For spiders, raccoons, and such? Big, high-tech cities are new and different. But you don’t get remarkable results from these independent theatres of evolution. That’s clear from a recent long article, well worth reading, mostly for the fascinating information but also for the need, so common these days, to assert that something is happening which obviously isn’t:
Whatever the dynamics of the effect, these results are helping to confirm that the structure of city environments has profound evolutionary implications for its inhabitants. “The specifics will vary from species to species,” says Luc De Meester, an evolutionary ecologist at the Katholieke Universiteit Leuven in Belgium. “But there are generalities.” While most research has focused on species of conservation concern, “even species that tend to be abundant . . . are very strongly impacted by city life,” he adds. Given this potential for urbanization to influence the genetic structure of populations, some researchers have posited that cities could act as hotspots for the evolution of new species. Especially in small or fragmented populations, the breakdown of gene flow can help promote speciation. “It’s a tantalizing idea,” says Munshi-South. But there’s a long way to go before scientists can point to a specific case with certainty, he says. “Even in the few cases that have been talked about as potential examples of urban speciation, there are a lot of unresolved questions.” CATHERINE OFFORD, “Cities can serve as cauldrons of evolution” at The Scientist
Sums it up: “there’s a long way to go before scientists can point to a specific case with certainty” Of course, one factor is surely that the species that get involve with cities are highly adaptable to begin with and are likely to merely specialize rather than “evolve.”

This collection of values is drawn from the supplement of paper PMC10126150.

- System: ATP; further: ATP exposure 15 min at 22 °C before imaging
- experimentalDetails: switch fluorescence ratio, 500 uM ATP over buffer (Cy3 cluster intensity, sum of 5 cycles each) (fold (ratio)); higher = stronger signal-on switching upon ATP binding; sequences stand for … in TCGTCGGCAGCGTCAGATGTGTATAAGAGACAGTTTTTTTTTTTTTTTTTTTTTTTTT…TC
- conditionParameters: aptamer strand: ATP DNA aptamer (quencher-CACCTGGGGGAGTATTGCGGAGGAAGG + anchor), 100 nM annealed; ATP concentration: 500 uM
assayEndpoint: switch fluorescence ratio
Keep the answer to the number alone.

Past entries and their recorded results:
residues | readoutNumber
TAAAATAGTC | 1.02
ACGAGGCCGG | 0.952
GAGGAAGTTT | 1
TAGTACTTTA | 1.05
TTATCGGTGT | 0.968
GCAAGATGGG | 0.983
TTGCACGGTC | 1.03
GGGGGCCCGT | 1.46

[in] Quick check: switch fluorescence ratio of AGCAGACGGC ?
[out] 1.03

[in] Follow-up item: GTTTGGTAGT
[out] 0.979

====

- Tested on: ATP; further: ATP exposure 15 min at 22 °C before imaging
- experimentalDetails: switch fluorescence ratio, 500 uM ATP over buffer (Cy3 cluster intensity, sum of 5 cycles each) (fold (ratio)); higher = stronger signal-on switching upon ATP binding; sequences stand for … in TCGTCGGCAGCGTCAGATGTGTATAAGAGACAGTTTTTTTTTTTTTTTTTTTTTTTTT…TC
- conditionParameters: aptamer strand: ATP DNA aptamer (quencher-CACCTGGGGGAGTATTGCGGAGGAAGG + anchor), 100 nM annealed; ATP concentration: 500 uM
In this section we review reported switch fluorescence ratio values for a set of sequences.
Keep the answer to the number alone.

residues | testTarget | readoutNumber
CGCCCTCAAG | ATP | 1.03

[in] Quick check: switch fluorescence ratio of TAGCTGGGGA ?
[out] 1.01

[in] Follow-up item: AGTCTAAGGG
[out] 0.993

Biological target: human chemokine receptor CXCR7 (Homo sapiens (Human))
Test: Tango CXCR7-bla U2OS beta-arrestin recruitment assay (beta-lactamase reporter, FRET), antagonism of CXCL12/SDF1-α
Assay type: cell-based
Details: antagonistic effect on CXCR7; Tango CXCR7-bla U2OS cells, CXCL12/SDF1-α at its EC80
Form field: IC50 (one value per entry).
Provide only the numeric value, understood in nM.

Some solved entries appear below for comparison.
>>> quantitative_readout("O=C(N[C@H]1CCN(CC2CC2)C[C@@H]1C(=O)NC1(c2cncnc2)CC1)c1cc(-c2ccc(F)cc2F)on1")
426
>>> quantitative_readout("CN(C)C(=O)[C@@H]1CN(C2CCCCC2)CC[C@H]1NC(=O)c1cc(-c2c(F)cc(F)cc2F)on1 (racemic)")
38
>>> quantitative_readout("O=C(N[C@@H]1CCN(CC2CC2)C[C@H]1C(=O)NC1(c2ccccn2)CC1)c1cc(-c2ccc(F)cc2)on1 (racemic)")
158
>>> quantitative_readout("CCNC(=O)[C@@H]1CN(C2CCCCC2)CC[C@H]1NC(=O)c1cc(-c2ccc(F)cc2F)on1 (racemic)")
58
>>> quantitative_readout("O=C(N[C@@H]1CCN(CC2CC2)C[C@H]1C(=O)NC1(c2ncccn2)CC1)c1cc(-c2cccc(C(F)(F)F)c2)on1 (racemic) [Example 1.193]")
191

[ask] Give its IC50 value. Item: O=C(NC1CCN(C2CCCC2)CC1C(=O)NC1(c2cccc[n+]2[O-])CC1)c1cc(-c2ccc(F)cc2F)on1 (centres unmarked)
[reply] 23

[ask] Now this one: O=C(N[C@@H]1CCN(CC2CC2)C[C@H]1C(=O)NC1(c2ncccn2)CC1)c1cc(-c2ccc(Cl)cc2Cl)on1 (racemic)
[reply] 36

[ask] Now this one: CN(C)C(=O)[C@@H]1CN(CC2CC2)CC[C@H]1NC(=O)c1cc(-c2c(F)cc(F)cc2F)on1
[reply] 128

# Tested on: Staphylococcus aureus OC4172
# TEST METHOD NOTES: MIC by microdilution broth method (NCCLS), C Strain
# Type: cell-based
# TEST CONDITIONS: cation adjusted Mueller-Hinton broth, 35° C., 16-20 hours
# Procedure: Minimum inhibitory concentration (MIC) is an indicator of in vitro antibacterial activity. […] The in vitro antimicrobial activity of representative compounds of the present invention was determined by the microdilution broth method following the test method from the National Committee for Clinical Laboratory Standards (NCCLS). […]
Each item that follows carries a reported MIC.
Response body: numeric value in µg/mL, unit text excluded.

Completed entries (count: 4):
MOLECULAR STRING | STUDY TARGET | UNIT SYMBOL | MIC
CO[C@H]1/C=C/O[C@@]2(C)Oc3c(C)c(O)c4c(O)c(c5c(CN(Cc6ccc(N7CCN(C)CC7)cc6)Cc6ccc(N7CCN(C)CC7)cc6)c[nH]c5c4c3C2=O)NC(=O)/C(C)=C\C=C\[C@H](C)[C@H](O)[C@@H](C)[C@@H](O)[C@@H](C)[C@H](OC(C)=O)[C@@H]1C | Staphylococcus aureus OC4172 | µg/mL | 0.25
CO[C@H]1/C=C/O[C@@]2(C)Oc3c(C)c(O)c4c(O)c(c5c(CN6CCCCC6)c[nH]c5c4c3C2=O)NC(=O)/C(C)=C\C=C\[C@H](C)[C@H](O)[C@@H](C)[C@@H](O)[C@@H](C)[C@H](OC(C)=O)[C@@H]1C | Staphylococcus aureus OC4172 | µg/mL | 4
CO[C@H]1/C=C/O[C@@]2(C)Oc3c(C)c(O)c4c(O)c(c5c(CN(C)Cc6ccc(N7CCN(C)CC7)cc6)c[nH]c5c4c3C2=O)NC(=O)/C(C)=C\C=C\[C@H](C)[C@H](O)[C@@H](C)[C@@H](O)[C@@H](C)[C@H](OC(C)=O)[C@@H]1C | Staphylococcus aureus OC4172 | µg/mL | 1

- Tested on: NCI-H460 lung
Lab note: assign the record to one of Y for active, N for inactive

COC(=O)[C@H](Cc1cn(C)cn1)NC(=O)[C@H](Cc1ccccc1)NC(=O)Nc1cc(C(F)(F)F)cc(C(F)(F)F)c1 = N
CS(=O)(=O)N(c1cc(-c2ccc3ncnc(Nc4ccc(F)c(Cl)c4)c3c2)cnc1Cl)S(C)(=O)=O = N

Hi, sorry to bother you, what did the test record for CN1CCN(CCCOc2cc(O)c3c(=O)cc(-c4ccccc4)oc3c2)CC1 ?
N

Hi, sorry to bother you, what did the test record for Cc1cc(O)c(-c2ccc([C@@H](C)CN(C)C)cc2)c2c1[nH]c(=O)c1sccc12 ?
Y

Here’s an example from the article:
Compared to raccoons (Procyon lotor) in rural areas or in the city zoo, Toronto’s street raccoons are bulkier—some being almost a meter long and weighing up to 15 kilograms (33 pounds). Last summer, researchers documented signs of hyperglycemia in city populations of the nocturnal animals, a condition not observed in rural raccoons (Conserv Physiol, 6:coy026, 2018). The likely cause: a diet of high-fat, sugary food from the city’s garbage cans. Researchers have also reported diet changes in other urban mammals, birds, and even some invertebrates. A 2015 study found that Manhattan’s pavement ants (Tetramorium sp.) showed isotope signatures in their tissues consistent with increasing consumption of human fast foods (Proc R Soc B, 282:20142608). CATHERINE OFFORD, “Cities can serve as cauldrons of evolution” at The Scientist
I (O’Leary for News) remember those bruiser Toronto raccoons well. They are “evolving” — into urban raccoons. Come back a century from now and they will be plodding around at twilight, fatter than ever.
(Note: The racoons are not “becoming smarter,” such that that they can now manipulate latches where they couldn’t before. They were always able to use their hand-like front paws like that but the Toronto garbage bins did not used to have that kind of handle. In the past, raccoons have needed their kind of dexterity to pry off roof tiles, etc., so as to spend the winter in the attic insulation between food waste garbage days.
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